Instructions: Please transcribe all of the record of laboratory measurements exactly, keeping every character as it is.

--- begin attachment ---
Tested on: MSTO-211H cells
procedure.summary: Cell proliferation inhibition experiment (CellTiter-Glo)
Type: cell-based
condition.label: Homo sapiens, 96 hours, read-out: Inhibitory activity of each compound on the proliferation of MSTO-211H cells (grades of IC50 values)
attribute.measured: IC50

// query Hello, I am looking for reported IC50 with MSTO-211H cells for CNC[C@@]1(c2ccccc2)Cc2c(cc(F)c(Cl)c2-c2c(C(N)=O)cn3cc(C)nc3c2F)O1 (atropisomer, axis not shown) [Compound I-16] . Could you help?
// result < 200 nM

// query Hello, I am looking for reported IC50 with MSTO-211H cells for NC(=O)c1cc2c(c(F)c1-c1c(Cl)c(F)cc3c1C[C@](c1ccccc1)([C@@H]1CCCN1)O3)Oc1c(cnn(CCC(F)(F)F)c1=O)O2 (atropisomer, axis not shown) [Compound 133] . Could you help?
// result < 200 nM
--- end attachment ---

Tested on: MSTO-211H cells
procedure.summary: Cell proliferation inhibition experiment (CellTiter-Glo)
Type: cell-based
condition.label: Homo sapiens, 96 hours, read-out: Inhibitory activity of each compound on the proliferation of MSTO-211H cells (grades of IC50 values)
attribute.measured: IC50

// query Hello, I am looking for reported IC50 with MSTO-211H cells for CNC[C@@]1(c2ccccc2)Cc2c(cc(F)c(Cl)c2-c2c(C(N)=O)cn3cc(C)nc3c2F)O1 (atropisomer, axis not shown) [Compound I-16] . Could you help?
// result < 200 nM

// query Hello, I am looking for reported IC50 with MSTO-211H cells for NC(=O)c1cc2c(c(F)c1-c1c(Cl)c(F)cc3c1C[C@](c1ccccc1)([C@@H]1CCCN1)O3)Oc1c(cnn(CCC(F)(F)F)c1=O)O2 (atropisomer, axis not shown) [Compound 133] . Could you help?
// result < 200 nM